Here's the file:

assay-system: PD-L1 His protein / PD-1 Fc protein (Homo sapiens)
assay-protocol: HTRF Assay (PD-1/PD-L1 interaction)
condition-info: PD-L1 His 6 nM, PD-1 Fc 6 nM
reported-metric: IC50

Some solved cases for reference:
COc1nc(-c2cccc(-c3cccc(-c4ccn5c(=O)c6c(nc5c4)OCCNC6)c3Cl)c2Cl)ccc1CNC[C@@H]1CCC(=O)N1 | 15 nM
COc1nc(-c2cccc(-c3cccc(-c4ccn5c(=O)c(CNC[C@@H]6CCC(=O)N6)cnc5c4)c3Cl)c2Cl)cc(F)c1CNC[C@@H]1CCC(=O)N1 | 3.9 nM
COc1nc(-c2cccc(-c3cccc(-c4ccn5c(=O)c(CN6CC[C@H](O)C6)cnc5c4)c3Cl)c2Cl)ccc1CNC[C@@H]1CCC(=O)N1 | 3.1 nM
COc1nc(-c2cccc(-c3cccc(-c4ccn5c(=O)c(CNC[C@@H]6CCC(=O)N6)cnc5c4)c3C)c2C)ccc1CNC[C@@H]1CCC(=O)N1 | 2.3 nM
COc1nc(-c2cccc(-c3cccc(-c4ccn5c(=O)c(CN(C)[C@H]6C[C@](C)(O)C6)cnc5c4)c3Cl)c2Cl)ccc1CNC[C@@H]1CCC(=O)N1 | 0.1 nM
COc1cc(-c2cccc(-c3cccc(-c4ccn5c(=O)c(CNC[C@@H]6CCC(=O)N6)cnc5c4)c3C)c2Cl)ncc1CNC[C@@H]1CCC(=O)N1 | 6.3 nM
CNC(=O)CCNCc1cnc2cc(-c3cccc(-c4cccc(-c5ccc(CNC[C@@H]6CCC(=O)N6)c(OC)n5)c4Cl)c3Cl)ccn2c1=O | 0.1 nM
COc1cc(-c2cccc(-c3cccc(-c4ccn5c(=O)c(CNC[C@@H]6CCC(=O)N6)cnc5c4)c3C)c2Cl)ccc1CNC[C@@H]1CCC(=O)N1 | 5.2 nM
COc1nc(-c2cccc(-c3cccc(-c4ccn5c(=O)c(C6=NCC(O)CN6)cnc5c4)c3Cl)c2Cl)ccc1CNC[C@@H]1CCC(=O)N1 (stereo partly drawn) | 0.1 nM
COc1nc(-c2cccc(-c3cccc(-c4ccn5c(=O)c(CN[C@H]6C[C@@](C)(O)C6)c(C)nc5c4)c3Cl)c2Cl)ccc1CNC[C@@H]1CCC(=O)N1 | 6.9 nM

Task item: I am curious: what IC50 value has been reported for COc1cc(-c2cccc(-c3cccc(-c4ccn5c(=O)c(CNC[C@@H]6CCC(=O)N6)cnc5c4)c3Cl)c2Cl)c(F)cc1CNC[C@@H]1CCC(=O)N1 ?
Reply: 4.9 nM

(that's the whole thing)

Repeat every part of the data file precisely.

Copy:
assay-system: PD-L1 His protein / PD-1 Fc protein (Homo sapiens)
assay-protocol: HTRF Assay (PD-1/PD-L1 interaction)
condition-info: PD-L1 His 6 nM, PD-1 Fc 6 nM
reported-metric: IC50

Some solved cases for reference:
COc1nc(-c2cccc(-c3cccc(-c4ccn5c(=O)c6c(nc5c4)OCCNC6)c3Cl)c2Cl)ccc1CNC[C@@H]1CCC(=O)N1 | 15 nM
COc1nc(-c2cccc(-c3cccc(-c4ccn5c(=O)c(CNC[C@@H]6CCC(=O)N6)cnc5c4)c3Cl)c2Cl)cc(F)c1CNC[C@@H]1CCC(=O)N1 | 3.9 nM
COc1nc(-c2cccc(-c3cccc(-c4ccn5c(=O)c(CN6CC[C@H](O)C6)cnc5c4)c3Cl)c2Cl)ccc1CNC[C@@H]1CCC(=O)N1 | 3.1 nM
COc1nc(-c2cccc(-c3cccc(-c4ccn5c(=O)c(CNC[C@@H]6CCC(=O)N6)cnc5c4)c3C)c2C)ccc1CNC[C@@H]1CCC(=O)N1 | 2.3 nM
COc1nc(-c2cccc(-c3cccc(-c4ccn5c(=O)c(CN(C)[C@H]6C[C@](C)(O)C6)cnc5c4)c3Cl)c2Cl)ccc1CNC[C@@H]1CCC(=O)N1 | 0.1 nM
COc1cc(-c2cccc(-c3cccc(-c4ccn5c(=O)c(CNC[C@@H]6CCC(=O)N6)cnc5c4)c3C)c2Cl)ncc1CNC[C@@H]1CCC(=O)N1 | 6.3 nM
CNC(=O)CCNCc1cnc2cc(-c3cccc(-c4cccc(-c5ccc(CNC[C@@H]6CCC(=O)N6)c(OC)n5)c4Cl)c3Cl)ccn2c1=O | 0.1 nM
COc1cc(-c2cccc(-c3cccc(-c4ccn5c(=O)c(CNC[C@@H]6CCC(=O)N6)cnc5c4)c3C)c2Cl)ccc1CNC[C@@H]1CCC(=O)N1 | 5.2 nM
COc1nc(-c2cccc(-c3cccc(-c4ccn5c(=O)c(C6=NCC(O)CN6)cnc5c4)c3Cl)c2Cl)ccc1CNC[C@@H]1CCC(=O)N1 (stereo partly drawn) | 0.1 nM
COc1nc(-c2cccc(-c3cccc(-c4ccn5c(=O)c(CN[C@H]6C[C@@](C)(O)C6)c(C)nc5c4)c3Cl)c2Cl)ccc1CNC[C@@H]1CCC(=O)N1 | 6.9 nM

Task item: I am curious: what IC50 value has been reported for COc1cc(-c2cccc(-c3cccc(-c4ccn5c(=O)c(CNC[C@@H]6CCC(=O)N6)cnc5c4)c3Cl)c2Cl)c(F)cc1CNC[C@@H]1CCC(=O)N1 ?
Reply: 4.9 nM